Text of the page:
Blog

By Sona Sarmadi, Security Responsible at Enea Software AB

Date: 2016-08-24

The OPNFV project received the Core Infrastructure Initiative (CII) Best Practices Badge from The Linux Foundation August 17th 2016. Details about this badge can be found on the CII certification page for OPNFV.

The Core Infrastructure Initiative (CII), run by Linux Foundation is a multi-million dollar project to identify and fund open source projects that are in need of assistance to harden open source security. . As the Linux Foundation says: ”With millions of people around the world relying on open source software — and vulnerabilities like Heartbleed putting everyone at risk — it's time to change the way we support, protect, and fortify open software.”

By using a web application, Open Source projects  can voluntarily self-certify for CII Best Practices Badge at no cost. Self-assessment scales quite well. It is open and available to everyone, there is no need for expensive third-party assessment. Since it’s open to everyone, everyone can do audit, have opinions and criticize if the project's claims are not true.

A certification that proves our commitment

Getting the Core Infrastructure Initiative (CII) Best Practices Badge shows the OPNFV project's commitment to security-aware development. The badge is however not a goal in itself, following these practices will ensure that a high level of security is maintained.

Facing the requirements

The requirements to get the badge are quite extensive, so we realized we needed to do some work in order to comply. One example is that we replaced crypto algorithms that are no longer considered secure (MD5). Another example is that we updated the OPNFV wiki pages  with more specific and clear instructions on how to report security incidents. We believe that security can never be achieved by an isolated security group. The work needs to involve everybody in the project, from developers to management.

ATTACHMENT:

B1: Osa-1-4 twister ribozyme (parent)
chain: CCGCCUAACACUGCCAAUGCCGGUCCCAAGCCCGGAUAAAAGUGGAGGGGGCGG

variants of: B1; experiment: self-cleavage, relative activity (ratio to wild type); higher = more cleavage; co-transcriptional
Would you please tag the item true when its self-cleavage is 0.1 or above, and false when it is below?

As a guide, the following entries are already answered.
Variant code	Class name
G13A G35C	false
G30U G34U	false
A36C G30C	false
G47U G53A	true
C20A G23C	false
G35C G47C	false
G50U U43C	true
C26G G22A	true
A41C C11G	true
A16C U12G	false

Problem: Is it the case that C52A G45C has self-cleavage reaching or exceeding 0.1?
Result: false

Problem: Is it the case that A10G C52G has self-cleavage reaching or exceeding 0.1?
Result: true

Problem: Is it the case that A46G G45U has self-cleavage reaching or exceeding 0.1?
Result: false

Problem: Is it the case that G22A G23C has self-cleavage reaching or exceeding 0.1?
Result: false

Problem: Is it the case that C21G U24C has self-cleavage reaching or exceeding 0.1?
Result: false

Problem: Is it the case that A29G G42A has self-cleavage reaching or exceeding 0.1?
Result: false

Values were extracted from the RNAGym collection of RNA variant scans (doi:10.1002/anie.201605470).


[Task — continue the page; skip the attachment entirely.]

Looking forward

Getting the Badge was an exciting challenge but the bigger challenge is ahead of us. Getting the Badge doesn't mean that we have reached our destination. We need not only to keep the current security, quality and stability of the OPNFV project but to continuously improve it.

Linux Foundation is discussing an improvement of the Badge Program: "In the longer term, there are plans to add higher badge levels beyond the current "passing" level, tentatively named the "gold" and "platinum" levels. Projects that are widely dependent on and are often attacked, such as the Linux kernel or any cryptographic library, should, of course, be doing much more than a minimum set of widely-applied best practices. However, the project team decided to create the criteria in stages.”

Thanks to the team

This project was a collaborative effort within OPNFV. As a member of the OPNFV security group I was appointed within this group to lead this Badge project.

Together with Luke Hinds (OPNFV Security Team Leader) and some other OPNFV project's and Linux foundation members such as; Ashlee Young (responsible for secure software design within OPNFV project), Aric Gardner, Raymond Paik, Fatih Degirmenci and Ulrich Kleber we reached our goal in time (i.e. before C release). I would like to take this opportunity and thank everyone involved in this project.